Every year, APS Aviation Inc. tests new de/anti-icing fluids in a wide range of environmental conditions to determine their effectiveness. This research forms the basis of the guidance to be published in the yearly issue of the Holdover Times Guidelines, which will be used by pilots around the globe to conduct safe winter aviation operations.
As part of the fluid qualification process, the APS team evaluates the endurance time performance for each fluid in simulated freezing precipitation conditions in the Climatic Engineering Facility, located in Ottawa, Canada. This facility can produce a range of precipitation types for testing, including freezing rain, freezing drizzle, and freezing fog.
APS works closely with stakeholders, including aviation authorities, fluid manufacturers, airframe manufacturers, deicing operators and airports, to refine testing processes in order to ensure the continued accuracy and reliability of the research.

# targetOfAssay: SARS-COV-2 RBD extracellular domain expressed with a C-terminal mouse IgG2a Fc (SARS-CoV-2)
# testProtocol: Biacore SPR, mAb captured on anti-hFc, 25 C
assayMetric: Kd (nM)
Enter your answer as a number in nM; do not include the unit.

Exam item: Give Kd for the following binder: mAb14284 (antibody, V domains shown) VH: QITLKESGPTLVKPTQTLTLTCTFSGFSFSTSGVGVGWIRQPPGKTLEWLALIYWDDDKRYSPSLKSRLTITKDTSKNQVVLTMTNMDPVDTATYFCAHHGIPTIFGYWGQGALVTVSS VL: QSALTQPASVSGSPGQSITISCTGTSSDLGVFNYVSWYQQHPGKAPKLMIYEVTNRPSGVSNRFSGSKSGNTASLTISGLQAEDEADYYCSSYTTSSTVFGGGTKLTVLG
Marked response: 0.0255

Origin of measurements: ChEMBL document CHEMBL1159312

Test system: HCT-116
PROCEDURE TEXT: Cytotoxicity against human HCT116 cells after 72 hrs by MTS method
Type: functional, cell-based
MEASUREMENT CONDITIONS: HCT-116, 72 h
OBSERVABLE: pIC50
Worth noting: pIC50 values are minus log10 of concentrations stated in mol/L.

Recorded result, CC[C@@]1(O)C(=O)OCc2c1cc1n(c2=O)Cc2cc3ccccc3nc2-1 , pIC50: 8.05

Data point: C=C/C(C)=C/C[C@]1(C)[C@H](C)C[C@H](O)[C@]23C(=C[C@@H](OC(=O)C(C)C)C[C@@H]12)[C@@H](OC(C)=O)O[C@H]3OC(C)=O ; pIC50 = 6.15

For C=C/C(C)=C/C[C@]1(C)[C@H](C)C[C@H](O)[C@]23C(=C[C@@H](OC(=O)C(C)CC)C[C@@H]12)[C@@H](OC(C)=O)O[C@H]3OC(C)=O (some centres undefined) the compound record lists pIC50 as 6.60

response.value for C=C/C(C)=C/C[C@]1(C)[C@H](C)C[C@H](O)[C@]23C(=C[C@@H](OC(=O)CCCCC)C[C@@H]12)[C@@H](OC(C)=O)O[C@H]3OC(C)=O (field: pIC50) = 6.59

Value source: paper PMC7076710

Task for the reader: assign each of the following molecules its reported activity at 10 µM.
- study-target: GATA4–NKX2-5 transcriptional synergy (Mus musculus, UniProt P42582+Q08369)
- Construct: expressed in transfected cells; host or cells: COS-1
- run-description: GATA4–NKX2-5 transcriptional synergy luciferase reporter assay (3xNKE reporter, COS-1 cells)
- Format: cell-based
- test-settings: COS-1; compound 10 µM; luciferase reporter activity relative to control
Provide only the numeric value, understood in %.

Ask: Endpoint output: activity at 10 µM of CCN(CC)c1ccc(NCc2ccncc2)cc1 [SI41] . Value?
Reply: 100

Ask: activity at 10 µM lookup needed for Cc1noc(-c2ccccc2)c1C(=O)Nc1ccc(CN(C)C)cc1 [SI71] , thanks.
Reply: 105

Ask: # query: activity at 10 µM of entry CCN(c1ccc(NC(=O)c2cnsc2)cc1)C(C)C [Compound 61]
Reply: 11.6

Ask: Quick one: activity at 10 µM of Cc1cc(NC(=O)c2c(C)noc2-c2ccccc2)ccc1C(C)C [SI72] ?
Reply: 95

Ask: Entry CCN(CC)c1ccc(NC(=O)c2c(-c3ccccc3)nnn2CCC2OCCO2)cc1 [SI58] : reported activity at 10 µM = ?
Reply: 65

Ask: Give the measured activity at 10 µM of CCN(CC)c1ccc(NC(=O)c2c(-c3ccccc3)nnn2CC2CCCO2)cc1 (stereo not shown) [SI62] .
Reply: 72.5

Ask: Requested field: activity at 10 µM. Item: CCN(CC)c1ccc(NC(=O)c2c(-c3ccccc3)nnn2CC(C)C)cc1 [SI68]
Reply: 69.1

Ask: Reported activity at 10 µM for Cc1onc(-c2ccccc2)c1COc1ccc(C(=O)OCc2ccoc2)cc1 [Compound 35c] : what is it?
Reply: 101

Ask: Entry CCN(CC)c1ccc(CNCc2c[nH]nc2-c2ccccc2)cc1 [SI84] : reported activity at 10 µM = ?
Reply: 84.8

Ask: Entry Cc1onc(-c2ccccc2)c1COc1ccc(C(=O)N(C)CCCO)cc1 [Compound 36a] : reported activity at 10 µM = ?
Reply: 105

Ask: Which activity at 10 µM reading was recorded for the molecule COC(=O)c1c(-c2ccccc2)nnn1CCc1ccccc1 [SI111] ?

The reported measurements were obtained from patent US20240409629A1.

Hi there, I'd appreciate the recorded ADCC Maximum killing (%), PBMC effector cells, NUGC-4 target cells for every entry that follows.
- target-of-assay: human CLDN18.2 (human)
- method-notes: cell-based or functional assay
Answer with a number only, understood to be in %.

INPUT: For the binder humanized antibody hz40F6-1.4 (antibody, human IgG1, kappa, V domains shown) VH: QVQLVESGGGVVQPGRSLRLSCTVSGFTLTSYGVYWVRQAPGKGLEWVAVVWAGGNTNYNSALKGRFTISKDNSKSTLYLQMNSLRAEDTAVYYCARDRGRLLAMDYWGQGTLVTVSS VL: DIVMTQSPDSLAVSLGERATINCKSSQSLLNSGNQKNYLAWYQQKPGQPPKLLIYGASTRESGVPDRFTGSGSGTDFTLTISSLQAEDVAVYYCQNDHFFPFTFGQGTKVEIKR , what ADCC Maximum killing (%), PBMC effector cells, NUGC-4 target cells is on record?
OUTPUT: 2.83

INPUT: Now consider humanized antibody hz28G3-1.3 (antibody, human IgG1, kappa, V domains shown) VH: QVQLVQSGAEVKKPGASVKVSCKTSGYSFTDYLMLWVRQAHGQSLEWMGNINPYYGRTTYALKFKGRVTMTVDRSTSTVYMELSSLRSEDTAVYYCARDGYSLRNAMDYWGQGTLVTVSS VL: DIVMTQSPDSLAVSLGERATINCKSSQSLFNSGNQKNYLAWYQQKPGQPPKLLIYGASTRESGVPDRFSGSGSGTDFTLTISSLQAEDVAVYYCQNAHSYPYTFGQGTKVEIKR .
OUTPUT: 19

The APS team was reminded of the importance of this research in the first week of April when Montreal and the surrounding areas were pounded by freezing rain. This caused significant impacts on travel and transport infrastructure. The data collected by APS provided the necessary information to allow aircraft operations to continue as long as possible in freezing rain conditions and minimize the impacts of the severe weather experienced in the region.
About APS Aviation and flight safety
APS Aviation is a RHEA Group company based in Montreal. Each winter, it tests new deicing and anti-icing fluids that have been developed to tackle the build-up of snow, slush or ice on planes, to ensure the safety of flight crews and passengers.
Testing is carried out by APS’s experienced team in multiple simulation facilities as well as in real storm conditions across Canada, and takes into account the differing effects caused by the various possible combinations of weather types and temperatures. This research is important to industry because even a thin layer of ice or frost similar to sandpaper can reduce wing lift, increase drag and result in potentially serious aerodynamic effects on take-off.